I do recommend reading the whole thing if you’ve not heard of WEIRD. The political aspect of this theory is that the ‘logical’ endpoint of its strategic trajectory is in an academy where theories about human behavior not only become increasingly fine-grained but also seek to elide those newly discovered differences between groups to ignore the fact that they are simply pieces of a larger puzzle and must be put together to make sense of the world. Regarding our South Asian beat, the deconstructionists of damned dirty determinists find:
We are just at the beginning of learning how these fine-grained cultural differences affect our thinking. Recent research has shown that people in “tight” cultures, those with strong norms and low tolerance for deviant behavior (think India, Malaysia, and Pakistan), develop higher impulse control and more self-monitoring abilities than those from other places. Men raised in the honor culture of the American South have been shown to experience much larger surges of testosterone after insults than do Northerners.
What norms do these people observe? What do they regard as deviant behavior? Exactly which impulses are being controlled and how much of that is absence of opportunity? I can say with confidence that growing up in a W.E.I.R.D society hasn’t robbed me of the ability to understand people outside the Western sphere but it has sharpened my focus on moral function, human suffering and the abject failure of some societies to promote the former and mitigate the latter.
The following quote is from Binayavanga Wainaina’s excellent sarcastic satire of international development (and the little hegemons of Sahar’s delightful supper club storieswho aspire to shape the future of the third world.). What I notice only now is that its 2007 publication preceded that of Sex At Dawn by nearly three years.
“We have learned from people and bonobos living in harmony in forests and deserts what your fate is and we will help you fulfil it. By the time we are done you will all be having non-sexist multiple orgasms, you will be pacifists (we make and market organic pacifiers), you will dance and make merry with stone-milled, recycled mango wines that contain herbs to make you experience sudden and overwhelming universal love.”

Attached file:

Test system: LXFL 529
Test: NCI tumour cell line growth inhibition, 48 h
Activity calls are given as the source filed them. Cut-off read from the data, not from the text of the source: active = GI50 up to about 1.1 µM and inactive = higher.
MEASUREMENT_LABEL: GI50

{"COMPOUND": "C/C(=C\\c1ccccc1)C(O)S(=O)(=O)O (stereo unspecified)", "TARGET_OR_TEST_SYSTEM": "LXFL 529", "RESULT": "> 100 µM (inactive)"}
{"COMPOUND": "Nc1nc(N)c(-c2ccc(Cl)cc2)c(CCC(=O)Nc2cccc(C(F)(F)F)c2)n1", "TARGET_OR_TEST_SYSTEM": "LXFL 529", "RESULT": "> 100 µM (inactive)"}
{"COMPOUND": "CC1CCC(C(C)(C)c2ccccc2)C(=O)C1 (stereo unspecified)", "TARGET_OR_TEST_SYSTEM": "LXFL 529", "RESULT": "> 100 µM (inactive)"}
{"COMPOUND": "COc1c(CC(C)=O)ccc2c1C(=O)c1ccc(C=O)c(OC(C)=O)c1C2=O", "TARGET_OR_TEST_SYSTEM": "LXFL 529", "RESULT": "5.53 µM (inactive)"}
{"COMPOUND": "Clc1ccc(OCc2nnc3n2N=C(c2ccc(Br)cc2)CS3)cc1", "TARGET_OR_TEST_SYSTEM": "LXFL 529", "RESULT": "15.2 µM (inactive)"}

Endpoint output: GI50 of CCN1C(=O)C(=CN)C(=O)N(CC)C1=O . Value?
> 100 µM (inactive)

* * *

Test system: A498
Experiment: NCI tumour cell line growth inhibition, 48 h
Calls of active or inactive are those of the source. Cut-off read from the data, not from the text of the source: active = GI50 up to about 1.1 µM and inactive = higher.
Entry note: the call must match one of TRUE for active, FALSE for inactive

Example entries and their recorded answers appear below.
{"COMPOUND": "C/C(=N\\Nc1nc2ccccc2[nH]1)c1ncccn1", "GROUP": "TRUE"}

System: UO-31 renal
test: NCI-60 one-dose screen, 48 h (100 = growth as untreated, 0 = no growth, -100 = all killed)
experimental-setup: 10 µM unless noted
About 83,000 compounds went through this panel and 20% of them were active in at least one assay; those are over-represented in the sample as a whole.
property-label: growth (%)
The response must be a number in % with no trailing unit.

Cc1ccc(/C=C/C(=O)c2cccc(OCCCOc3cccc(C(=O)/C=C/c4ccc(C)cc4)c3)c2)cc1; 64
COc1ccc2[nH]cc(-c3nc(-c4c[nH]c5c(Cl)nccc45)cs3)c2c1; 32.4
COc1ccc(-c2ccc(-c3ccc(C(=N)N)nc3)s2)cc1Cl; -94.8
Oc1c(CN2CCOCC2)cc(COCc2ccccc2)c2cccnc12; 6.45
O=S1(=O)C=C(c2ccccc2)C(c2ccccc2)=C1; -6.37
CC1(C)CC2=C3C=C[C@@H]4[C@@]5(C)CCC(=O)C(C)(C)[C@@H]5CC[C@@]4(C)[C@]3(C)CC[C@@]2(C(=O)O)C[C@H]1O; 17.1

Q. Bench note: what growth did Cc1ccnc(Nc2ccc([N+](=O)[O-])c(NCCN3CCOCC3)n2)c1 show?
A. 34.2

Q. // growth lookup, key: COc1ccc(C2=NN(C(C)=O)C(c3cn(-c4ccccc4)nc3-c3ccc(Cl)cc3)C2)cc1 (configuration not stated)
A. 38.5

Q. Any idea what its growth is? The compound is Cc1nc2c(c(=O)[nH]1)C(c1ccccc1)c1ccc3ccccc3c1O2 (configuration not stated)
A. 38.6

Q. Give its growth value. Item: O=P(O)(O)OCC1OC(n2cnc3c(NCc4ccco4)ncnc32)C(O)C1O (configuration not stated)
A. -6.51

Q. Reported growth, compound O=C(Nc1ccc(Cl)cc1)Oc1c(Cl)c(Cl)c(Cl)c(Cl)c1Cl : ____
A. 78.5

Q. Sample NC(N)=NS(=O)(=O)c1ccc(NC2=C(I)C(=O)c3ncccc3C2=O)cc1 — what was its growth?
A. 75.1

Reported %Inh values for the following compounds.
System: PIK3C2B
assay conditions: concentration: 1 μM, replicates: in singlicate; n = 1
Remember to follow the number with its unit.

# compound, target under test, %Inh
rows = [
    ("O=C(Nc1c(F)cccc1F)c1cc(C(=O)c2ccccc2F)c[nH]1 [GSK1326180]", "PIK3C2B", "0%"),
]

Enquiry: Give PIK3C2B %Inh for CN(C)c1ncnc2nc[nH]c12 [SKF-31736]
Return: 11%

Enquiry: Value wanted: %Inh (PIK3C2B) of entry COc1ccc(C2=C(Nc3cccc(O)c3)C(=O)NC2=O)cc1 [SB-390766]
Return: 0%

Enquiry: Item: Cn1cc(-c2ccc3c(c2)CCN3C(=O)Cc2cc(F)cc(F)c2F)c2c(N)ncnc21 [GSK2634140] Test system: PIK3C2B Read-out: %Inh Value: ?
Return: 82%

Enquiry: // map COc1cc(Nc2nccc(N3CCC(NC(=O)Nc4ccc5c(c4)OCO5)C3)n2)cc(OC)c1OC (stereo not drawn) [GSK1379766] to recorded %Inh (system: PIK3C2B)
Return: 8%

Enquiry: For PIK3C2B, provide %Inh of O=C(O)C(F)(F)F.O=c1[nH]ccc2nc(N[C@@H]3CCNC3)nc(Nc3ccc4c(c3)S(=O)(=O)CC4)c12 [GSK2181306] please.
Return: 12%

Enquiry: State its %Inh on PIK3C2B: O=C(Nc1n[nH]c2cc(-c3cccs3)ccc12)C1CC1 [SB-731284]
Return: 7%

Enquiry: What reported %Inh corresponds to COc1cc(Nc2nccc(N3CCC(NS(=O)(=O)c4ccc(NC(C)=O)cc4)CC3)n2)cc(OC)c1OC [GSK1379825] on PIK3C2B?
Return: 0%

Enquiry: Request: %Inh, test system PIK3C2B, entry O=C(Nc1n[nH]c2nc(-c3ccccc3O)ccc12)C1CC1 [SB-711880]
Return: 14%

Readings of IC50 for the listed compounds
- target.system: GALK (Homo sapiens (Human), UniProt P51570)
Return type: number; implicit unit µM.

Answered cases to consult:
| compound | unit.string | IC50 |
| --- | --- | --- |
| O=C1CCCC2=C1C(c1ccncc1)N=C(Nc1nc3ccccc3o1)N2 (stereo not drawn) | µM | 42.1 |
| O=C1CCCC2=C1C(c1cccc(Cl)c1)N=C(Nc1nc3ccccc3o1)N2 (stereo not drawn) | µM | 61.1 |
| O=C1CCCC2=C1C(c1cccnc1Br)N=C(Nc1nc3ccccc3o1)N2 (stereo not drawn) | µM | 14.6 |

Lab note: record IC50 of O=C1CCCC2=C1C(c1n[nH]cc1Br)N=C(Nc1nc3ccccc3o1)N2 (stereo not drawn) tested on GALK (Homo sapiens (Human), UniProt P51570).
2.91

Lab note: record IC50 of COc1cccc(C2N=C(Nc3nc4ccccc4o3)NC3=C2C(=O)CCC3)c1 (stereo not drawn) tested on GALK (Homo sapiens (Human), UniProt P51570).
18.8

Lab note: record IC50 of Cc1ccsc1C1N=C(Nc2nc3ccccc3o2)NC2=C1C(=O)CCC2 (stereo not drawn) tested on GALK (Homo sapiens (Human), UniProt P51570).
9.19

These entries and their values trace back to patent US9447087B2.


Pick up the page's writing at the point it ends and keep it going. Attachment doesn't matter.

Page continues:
I’m skeptical of most academic sociology, so I don’t follow Sudhir Venkatesh too closely. But it seems that some people are peeved, Columbia’s Gang Scholar Lives on the Edge:
Today, he is a celebrity in an otherwise low-key academic field — a star on campus, an influential public intellectual, a sought-after speaker. The hardcover of his best-selling book, “Gang Leader for a Day: A Rogue Sociologist Takes to the Streets,” released in 2008, features a full-length photo of him looking tough in jeans and a leather jacket, its collar turned up.
Through his research on gang life and prostitutes, he has succeeded against long odds in making sociology seem hip. And by writing in magazines, being featured in the book “Freakonomics,” and even appearing on late-night television, he has succeeded in bringing that research out of the academy and into the public realm.
But fame has brought controversy. Some of his peers say that in search of a broader readership he takes liberties not appropriate for a scholar: sensationalizing his experiences, exaggerating the reliability of his memory and, in one case, physically assaulting someone. Others who might not have attracted mainstream attention say he steps too eagerly into the spotlight.